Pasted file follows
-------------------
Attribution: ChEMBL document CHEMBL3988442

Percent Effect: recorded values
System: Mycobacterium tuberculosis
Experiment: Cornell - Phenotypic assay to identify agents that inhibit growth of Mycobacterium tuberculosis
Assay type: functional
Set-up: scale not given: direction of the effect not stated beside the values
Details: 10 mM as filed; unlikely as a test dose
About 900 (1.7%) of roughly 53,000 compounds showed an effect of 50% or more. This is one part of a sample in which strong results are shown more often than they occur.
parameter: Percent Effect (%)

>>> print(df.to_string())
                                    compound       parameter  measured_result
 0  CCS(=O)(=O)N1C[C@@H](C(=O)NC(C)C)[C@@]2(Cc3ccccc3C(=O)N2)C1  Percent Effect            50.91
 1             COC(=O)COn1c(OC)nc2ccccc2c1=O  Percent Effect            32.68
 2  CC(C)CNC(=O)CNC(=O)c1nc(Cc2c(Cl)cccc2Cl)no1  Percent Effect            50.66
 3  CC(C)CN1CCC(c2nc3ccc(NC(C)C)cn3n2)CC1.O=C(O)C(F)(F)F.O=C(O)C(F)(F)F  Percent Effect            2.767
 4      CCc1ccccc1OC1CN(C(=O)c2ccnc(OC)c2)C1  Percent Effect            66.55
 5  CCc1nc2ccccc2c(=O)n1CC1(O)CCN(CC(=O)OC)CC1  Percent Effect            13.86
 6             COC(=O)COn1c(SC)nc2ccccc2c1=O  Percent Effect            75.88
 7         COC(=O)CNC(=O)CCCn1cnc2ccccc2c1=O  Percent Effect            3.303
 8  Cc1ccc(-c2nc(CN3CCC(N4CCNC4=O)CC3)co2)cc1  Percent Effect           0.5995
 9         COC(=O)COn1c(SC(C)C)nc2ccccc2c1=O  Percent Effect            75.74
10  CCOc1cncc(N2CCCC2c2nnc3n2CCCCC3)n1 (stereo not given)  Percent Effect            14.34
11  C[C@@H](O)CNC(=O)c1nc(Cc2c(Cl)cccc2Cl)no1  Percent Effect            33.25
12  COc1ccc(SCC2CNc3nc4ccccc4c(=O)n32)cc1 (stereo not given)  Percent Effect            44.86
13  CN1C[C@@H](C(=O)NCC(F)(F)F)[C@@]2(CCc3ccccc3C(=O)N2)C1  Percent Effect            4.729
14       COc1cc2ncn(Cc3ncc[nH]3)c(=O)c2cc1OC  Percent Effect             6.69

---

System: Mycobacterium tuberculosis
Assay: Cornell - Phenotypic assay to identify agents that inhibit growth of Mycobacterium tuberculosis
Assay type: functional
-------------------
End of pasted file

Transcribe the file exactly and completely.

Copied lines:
Attribution: ChEMBL document CHEMBL3988442

Percent Effect: recorded values
System: Mycobacterium tuberculosis
Experiment: Cornell - Phenotypic assay to identify agents that inhibit growth of Mycobacterium tuberculosis
Assay type: functional
Set-up: scale not given: direction of the effect not stated beside the values
Details: 10 mM as filed; unlikely as a test dose
About 900 (1.7%) of roughly 53,000 compounds showed an effect of 50% or more. This is one part of a sample in which strong results are shown more often than they occur.
parameter: Percent Effect (%)

>>> print(df.to_string())
                                    compound       parameter  measured_result
 0  CCS(=O)(=O)N1C[C@@H](C(=O)NC(C)C)[C@@]2(Cc3ccccc3C(=O)N2)C1  Percent Effect            50.91
 1             COC(=O)COn1c(OC)nc2ccccc2c1=O  Percent Effect            32.68
 2  CC(C)CNC(=O)CNC(=O)c1nc(Cc2c(Cl)cccc2Cl)no1  Percent Effect            50.66
 3  CC(C)CN1CCC(c2nc3ccc(NC(C)C)cn3n2)CC1.O=C(O)C(F)(F)F.O=C(O)C(F)(F)F  Percent Effect            2.767
 4      CCc1ccccc1OC1CN(C(=O)c2ccnc(OC)c2)C1  Percent Effect            66.55
 5  CCc1nc2ccccc2c(=O)n1CC1(O)CCN(CC(=O)OC)CC1  Percent Effect            13.86
 6             COC(=O)COn1c(SC)nc2ccccc2c1=O  Percent Effect            75.88
 7         COC(=O)CNC(=O)CCCn1cnc2ccccc2c1=O  Percent Effect            3.303
 8  Cc1ccc(-c2nc(CN3CCC(N4CCNC4=O)CC3)co2)cc1  Percent Effect           0.5995
 9         COC(=O)COn1c(SC(C)C)nc2ccccc2c1=O  Percent Effect            75.74
10  CCOc1cncc(N2CCCC2c2nnc3n2CCCCC3)n1 (stereo not given)  Percent Effect            14.34
11  C[C@@H](O)CNC(=O)c1nc(Cc2c(Cl)cccc2Cl)no1  Percent Effect            33.25
12  COc1ccc(SCC2CNc3nc4ccccc4c(=O)n32)cc1 (stereo not given)  Percent Effect            44.86
13  CN1C[C@@H](C(=O)NCC(F)(F)F)[C@@]2(CCc3ccccc3C(=O)N2)C1  Percent Effect            4.729
14       COc1cc2ncn(Cc3ncc[nH]3)c(=O)c2cc1OC  Percent Effect             6.69

---

System: Mycobacterium tuberculosis
Assay: Cornell - Phenotypic assay to identify agents that inhibit growth of Mycobacterium tuberculosis
Assay type: functional